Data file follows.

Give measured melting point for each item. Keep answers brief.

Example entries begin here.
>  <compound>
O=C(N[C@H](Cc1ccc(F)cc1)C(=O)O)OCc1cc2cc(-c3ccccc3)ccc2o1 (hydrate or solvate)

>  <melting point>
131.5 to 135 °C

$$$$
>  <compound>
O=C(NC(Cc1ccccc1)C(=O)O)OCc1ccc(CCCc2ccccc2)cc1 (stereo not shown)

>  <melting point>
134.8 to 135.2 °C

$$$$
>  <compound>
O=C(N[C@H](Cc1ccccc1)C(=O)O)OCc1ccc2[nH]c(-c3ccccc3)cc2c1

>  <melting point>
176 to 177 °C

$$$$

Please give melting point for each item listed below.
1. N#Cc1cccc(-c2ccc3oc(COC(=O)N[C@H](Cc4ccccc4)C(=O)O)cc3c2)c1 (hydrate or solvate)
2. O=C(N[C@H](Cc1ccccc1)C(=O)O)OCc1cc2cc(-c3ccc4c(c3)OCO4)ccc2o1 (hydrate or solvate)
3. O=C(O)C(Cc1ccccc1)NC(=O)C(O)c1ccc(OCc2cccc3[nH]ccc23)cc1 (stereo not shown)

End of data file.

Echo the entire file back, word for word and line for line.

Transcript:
Give measured melting point for each item. Keep answers brief.

Example entries begin here.
>  <compound>
O=C(N[C@H](Cc1ccc(F)cc1)C(=O)O)OCc1cc2cc(-c3ccccc3)ccc2o1 (hydrate or solvate)

>  <melting point>
131.5 to 135 °C

$$$$
>  <compound>
O=C(NC(Cc1ccccc1)C(=O)O)OCc1ccc(CCCc2ccccc2)cc1 (stereo not shown)

>  <melting point>
134.8 to 135.2 °C

$$$$
>  <compound>
O=C(N[C@H](Cc1ccccc1)C(=O)O)OCc1ccc2[nH]c(-c3ccccc3)cc2c1

>  <melting point>
176 to 177 °C

$$$$

Please give melting point for each item listed below.
1. N#Cc1cccc(-c2ccc3oc(COC(=O)N[C@H](Cc4ccccc4)C(=O)O)cc3c2)c1 (hydrate or solvate)
2. O=C(N[C@H](Cc1ccccc1)C(=O)O)OCc1cc2cc(-c3ccc4c(c3)OCO4)ccc2o1 (hydrate or solvate)
3. O=C(O)C(Cc1ccccc1)NC(=O)C(O)c1ccc(OCc2cccc3[nH]ccc23)cc1 (stereo not shown)